‘Draghi situation’ makes Italian bond markets enslaved

Mario Draghi, during his eight years as president of the European Central Bank, developed a near-legendary ability to rein in the borrowing costs of eurozone governments. Investors appear to be giving him similar powers to Italy’s prime minister, judging from the calm that has gripped the region’s bond markets since he took office in February.

Italian bond prices soared, lowering borrowing costs, when Draghi switched from a former central bank widely credited with taming the eurozone debt crisis a decade ago to a politician. After a brief fluctuation in recent weeks, with investors increasingly concerned that the European Central Bank may soon start withdrawing its emergency stimulus, Rome’s borrowing costs are back to their lowest levels in a month.

Analysts at Goldman Sachs dubbed the former European Central Bank president’s power over bond markets the “draghi put.” “Italian sovereign risk pricing indicates confidence in Draghi’s ability to contain political risks,” the bank wrote in a note to clients last week.

Investors signaled their support for the Prime Minister’s plans to reform the Italian bureaucracy with €205 billion in EU recovery funds being spent. The all-important spread that Italy pays on its debt relative to the interest costs of Germany’s ultra-safe 10-year bond stands just over one percentage point, not much higher than the five-year low in February.

“There is definitely a view in the market that Draghi makes no mistake, that everything he touches turns into gold,” said James Athey, bond portfolio manager at Aberdeen Standard Investments.

Some fund managers feel there is a chance to pull Italy out of decades of low-growth hibernation. They are betting on the stability provided by Draghi’s National Unity Alliance which provides the perfect backdrop for the reform program as Italy publishes one of the largest shares in the EU’s €750 billion pandemic recovery fund. The government established a supervisory body to oversee the disbursement of funds, and introduced measures to simplify the bureaucracy and speed up infrastructure development.

This is exactly what Italy needs to address its long-term issues. “It’s targeted fiscal spending aimed at the right reforms,” ​​said Gareth Colsmith, head of global rates at Insight Investments. “That’s why we are optimistic about Italy.”

The trend of Italian margins has repercussions beyond its borders. As the eurozone’s largest government bond market – and one of its most risky – Italy is setting the tone for riskier assets across the bloc. For now, the “Draghi effect” has helped cover concerns about Italy’s large public debt of more than 160 percent of GDP, according to Andrea Ignelli, investment director at Fidelity International.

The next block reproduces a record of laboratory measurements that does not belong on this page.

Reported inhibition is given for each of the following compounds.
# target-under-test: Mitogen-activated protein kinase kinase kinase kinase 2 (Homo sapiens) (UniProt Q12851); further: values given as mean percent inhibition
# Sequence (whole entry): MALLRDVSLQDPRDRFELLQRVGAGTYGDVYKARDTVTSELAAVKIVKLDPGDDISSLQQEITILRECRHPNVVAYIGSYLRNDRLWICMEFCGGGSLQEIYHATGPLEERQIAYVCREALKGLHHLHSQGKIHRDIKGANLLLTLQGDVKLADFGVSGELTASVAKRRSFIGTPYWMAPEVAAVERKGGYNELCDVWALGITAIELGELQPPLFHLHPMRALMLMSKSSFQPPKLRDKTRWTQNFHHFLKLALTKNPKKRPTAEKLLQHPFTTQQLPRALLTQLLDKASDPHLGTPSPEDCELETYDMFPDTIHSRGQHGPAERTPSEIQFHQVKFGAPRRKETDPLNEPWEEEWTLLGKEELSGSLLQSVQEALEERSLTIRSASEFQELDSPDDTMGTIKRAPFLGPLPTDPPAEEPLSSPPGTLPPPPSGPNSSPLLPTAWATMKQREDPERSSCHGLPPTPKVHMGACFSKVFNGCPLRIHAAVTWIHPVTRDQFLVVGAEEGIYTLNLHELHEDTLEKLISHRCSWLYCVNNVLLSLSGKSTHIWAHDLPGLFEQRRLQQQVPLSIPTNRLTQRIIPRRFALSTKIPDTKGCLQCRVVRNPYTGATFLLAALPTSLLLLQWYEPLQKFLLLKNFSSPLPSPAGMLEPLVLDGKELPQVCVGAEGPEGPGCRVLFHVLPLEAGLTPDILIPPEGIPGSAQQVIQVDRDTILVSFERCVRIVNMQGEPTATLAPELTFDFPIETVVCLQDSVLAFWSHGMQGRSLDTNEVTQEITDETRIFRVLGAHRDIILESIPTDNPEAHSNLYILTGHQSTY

Yanelli argues that this may be overly optimistic. Plans are one thing, but putting billions into investing could reignite old political struggles. There are some signs of discontent among voters, with the Italian anti-EU fraternity – the only major party not supporting Draghi’s coalition – currently in second place nationally after winning steadily in opinion polls.

“It won’t be easy,” Yanelli said. “Simple sailing is something the market has set.”

As a technocratic appointment, Draghi is not expected to continue as prime minister after the upcoming elections. The coalition’s mandate should expire by 2023, although a vote could come as soon as next year if Draghi decides to run for Italy’s presidency.

Markets may soon begin to worry about what may follow the Unity alliance, said Chiara Cremonese, fixed income analyst at UniCredit. “Investors are positive about Draghi, so they are clearly concerned about how long his government will last,” she said. She added that UniCredit does not expect elections in 2022, but “increased political hype” could push margins to the 1.2 percentage point level reached before Draghi’s arrival.

Even in the absence of a political outbreak, the relative calm in the markets depends on the European Central Bank and its continued support to the markets through the €1.85 trillion pandemic bond purchase program introduced by Draghi’s successor at the central bank, Christine Lagarde. The Eurozone bond sale in May, which widened Italian spreads while raising German yields, shows how sensitive markets are to any suggestion of an early “scaling back” of net purchases from the current rate of €80 billion per month.

Since then, a string of European Central Bank officials, including Lagarde, have reassured investors that they will continue their efforts at this month’s policy meeting. Investors believe that the European Central Bank will be particularly sensitive to any rise in Italian yields. As long as the former European Central Bank chief remains in office, some are betting that the central bank will likely keep the stimulus taps on.

“As long as they believe Italy is doing reasonable reforms, they will continue to provide support,” Colsmith said.

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